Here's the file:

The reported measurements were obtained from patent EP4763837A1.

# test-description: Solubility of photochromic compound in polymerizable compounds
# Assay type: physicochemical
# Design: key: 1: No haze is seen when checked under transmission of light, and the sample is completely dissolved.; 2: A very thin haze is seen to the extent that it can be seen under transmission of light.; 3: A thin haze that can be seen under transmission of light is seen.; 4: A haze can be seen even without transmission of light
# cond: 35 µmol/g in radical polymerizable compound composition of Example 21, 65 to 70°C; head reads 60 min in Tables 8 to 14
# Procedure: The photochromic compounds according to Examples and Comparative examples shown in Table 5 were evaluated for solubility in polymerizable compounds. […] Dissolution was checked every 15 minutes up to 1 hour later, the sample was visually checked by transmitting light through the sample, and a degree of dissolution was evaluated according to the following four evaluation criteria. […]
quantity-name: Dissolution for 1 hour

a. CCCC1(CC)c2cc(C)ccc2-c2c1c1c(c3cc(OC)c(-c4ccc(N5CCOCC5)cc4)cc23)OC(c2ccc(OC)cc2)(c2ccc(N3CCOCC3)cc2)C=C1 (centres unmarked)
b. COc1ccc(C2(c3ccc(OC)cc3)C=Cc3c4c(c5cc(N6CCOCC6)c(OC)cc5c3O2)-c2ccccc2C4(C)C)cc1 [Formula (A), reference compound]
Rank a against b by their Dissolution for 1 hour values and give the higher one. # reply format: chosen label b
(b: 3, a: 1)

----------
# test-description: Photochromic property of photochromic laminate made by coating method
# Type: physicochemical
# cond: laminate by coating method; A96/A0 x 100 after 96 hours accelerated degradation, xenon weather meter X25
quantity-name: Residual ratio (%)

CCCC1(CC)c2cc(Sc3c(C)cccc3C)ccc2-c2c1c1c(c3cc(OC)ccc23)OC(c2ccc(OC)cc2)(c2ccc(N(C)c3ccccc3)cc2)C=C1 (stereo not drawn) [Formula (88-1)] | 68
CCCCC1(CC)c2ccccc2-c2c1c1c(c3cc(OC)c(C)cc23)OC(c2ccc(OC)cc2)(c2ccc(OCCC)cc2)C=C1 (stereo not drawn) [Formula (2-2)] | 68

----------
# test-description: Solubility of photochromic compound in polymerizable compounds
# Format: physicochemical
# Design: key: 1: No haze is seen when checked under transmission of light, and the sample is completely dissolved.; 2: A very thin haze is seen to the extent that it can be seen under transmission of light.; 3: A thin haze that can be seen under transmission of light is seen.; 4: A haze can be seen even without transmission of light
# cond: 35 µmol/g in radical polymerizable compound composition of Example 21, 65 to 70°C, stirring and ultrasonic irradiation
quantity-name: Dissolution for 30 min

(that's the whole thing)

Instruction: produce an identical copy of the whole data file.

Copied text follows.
The reported measurements were obtained from patent EP4763837A1.

# test-description: Solubility of photochromic compound in polymerizable compounds
# Assay type: physicochemical
# Design: key: 1: No haze is seen when checked under transmission of light, and the sample is completely dissolved.; 2: A very thin haze is seen to the extent that it can be seen under transmission of light.; 3: A thin haze that can be seen under transmission of light is seen.; 4: A haze can be seen even without transmission of light
# cond: 35 µmol/g in radical polymerizable compound composition of Example 21, 65 to 70°C; head reads 60 min in Tables 8 to 14
# Procedure: The photochromic compounds according to Examples and Comparative examples shown in Table 5 were evaluated for solubility in polymerizable compounds. […] Dissolution was checked every 15 minutes up to 1 hour later, the sample was visually checked by transmitting light through the sample, and a degree of dissolution was evaluated according to the following four evaluation criteria. […]
quantity-name: Dissolution for 1 hour

a. CCCC1(CC)c2cc(C)ccc2-c2c1c1c(c3cc(OC)c(-c4ccc(N5CCOCC5)cc4)cc23)OC(c2ccc(OC)cc2)(c2ccc(N3CCOCC3)cc2)C=C1 (centres unmarked)
b. COc1ccc(C2(c3ccc(OC)cc3)C=Cc3c4c(c5cc(N6CCOCC6)c(OC)cc5c3O2)-c2ccccc2C4(C)C)cc1 [Formula (A), reference compound]
Rank a against b by their Dissolution for 1 hour values and give the higher one. # reply format: chosen label b
(b: 3, a: 1)

----------
# test-description: Photochromic property of photochromic laminate made by coating method
# Type: physicochemical
# cond: laminate by coating method; A96/A0 x 100 after 96 hours accelerated degradation, xenon weather meter X25
quantity-name: Residual ratio (%)

CCCC1(CC)c2cc(Sc3c(C)cccc3C)ccc2-c2c1c1c(c3cc(OC)ccc23)OC(c2ccc(OC)cc2)(c2ccc(N(C)c3ccccc3)cc2)C=C1 (stereo not drawn) [Formula (88-1)] | 68
CCCCC1(CC)c2ccccc2-c2c1c1c(c3cc(OC)c(C)cc23)OC(c2ccc(OC)cc2)(c2ccc(OCCC)cc2)C=C1 (stereo not drawn) [Formula (2-2)] | 68

----------
# test-description: Solubility of photochromic compound in polymerizable compounds
# Format: physicochemical
# Design: key: 1: No haze is seen when checked under transmission of light, and the sample is completely dissolved.; 2: A very thin haze is seen to the extent that it can be seen under transmission of light.; 3: A thin haze that can be seen under transmission of light is seen.; 4: A haze can be seen even without transmission of light
# cond: 35 µmol/g in radical polymerizable compound composition of Example 21, 65 to 70°C, stirring and ultrasonic irradiation
quantity-name: Dissolution for 30 min